If He Thinks Floyd Mayweather will Stay Retired: "I think he still has at least one fight left. I think "50-0" is tempting to top Rocky Marciano. There’s a lot pf pressure when you get to historical points. I understand him, but I still think he will fight at least once more."

 

The Erratic Behavior of Tyson Fury: "He has been mentioning things about my former trainer (Emanuel Steward) and saying that he was overrated. Then he said some things about Lennox Lewis. First he said that he appreciated him, then he said that he didn’t accomplish much. He changes his mind a lot and that looks like an unstable person. He acts funny like a clown sometimes."

 

"He said he’ll retire if he loses and I think he’s bipolar. He’s almost like a psychopath because he doesn’t know what he’s going to do next. I also believe that I can change him as a person. I helped David Haye and I’ve seen him since then. He became a better person. I’m sure that as a experienced therapist that I can help him, too. If he wants to be a clown, then after I beat him, I can find him a job with my contacts at Cirque du Soleil. He’ll have a great second career after boxing."

 

Training since the Passing of Steward 3 Years Ago: "Emanuel is always with us. Jonathan and I talk about it everyday. He used to come and go from camp because he also worked for HBO. He loved us and put into us a good philosophy of boxing that he wasn’t our trainer. He was our teacher and I’m happy that we had him for such a long time. We were together for almost a decade. He was a big part of our lives. He was a loyal man and always available to help."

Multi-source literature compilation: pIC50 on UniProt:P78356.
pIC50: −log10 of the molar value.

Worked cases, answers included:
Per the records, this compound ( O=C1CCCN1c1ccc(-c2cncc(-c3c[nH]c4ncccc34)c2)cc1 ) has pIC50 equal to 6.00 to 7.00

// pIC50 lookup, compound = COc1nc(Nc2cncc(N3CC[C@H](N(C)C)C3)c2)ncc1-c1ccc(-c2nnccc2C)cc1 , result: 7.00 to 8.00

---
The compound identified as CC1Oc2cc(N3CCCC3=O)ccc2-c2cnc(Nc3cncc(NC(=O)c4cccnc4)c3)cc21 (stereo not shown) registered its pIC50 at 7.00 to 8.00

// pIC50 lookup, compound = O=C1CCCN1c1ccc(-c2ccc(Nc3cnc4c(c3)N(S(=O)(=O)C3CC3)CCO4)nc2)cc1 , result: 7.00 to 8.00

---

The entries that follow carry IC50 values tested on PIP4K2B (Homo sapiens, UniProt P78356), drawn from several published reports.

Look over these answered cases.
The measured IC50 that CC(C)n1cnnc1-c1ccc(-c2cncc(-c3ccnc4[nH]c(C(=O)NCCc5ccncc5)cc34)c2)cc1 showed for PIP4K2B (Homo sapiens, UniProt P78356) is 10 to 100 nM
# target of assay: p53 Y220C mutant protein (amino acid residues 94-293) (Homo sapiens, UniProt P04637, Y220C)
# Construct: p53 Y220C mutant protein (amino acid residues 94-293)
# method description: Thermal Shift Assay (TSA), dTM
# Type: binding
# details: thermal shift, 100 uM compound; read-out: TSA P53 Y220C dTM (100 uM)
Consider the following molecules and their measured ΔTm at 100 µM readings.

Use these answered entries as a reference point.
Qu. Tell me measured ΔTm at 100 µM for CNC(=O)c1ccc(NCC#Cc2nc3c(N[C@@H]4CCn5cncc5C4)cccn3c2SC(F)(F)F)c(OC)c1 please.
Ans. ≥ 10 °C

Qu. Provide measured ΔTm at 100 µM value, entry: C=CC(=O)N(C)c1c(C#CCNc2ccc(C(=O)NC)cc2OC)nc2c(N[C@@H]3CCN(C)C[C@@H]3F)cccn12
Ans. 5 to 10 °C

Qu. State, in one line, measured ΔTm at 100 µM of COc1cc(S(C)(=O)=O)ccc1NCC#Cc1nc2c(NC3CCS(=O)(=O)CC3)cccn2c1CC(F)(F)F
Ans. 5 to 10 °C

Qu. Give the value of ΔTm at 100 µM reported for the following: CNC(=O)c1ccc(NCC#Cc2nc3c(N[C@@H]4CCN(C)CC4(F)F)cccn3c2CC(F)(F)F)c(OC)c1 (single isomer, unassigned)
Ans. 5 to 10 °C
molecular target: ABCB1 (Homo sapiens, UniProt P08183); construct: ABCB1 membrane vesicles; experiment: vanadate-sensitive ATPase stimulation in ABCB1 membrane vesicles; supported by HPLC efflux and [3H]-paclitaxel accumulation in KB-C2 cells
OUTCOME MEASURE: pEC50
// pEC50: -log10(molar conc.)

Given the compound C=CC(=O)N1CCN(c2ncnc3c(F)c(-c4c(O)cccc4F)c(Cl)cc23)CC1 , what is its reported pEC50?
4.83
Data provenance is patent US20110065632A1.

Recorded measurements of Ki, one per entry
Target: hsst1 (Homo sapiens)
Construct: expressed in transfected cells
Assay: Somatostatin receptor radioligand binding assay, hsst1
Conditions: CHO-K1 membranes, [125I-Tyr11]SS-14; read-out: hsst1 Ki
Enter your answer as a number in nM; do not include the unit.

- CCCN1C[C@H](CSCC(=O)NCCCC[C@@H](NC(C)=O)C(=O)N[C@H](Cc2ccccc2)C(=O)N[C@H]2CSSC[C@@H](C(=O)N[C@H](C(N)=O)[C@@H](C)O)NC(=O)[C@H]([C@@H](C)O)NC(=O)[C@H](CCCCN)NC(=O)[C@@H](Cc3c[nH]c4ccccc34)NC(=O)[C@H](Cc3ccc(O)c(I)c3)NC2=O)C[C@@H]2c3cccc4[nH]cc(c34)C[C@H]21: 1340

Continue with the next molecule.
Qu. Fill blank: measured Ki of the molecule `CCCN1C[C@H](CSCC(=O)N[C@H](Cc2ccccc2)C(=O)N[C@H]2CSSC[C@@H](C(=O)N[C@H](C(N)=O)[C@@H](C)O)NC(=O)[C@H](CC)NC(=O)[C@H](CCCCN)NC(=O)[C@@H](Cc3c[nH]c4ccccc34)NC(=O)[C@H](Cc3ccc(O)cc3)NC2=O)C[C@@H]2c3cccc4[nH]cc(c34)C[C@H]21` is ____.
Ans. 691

On WBC Heavyweight Champion Deontay Wilder: "We know each other well and I wish him well. I understand that it’s not his fault who he fights. His manager and promoter make decisions for him. He doesn’t pick his opponents, but he’s getting criticized for it. I’ve been in the same situation. I remember when I didn’t choose who I fought. I had no power through the contracts to change anything. He’s facing the same thing. He’s extremely talented and an outstanding athlete. His knockout percentage speaks for itself."

 

If Wilder Fought Alexander Povetkin: "Wilder and Povetkin would be extremely entertaining. Povetkin has a big amateur background. That fight could go either way. There would not seem to be a favorite. I would love to fight the winner of that bout because I have never held the WBC belt. I’ve just never had the opportunity. I’m not desperate to have that title, though."

 

On Being Ranked #1 Pound for Pound: "I don’t want to compare myself with other guys, so I’d never do that. People can think whatever they want. If I’m number one, that’s okay with me and if not, then that is alright with me, too. That decision is not in my hands."

 

Final Statements: "Whatever his issues are, this will be a very difficult fight for me. Tyson Fury is young and ambitious. It will be very challenging. I don’t see this as an easy night."

 

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September 15, 2015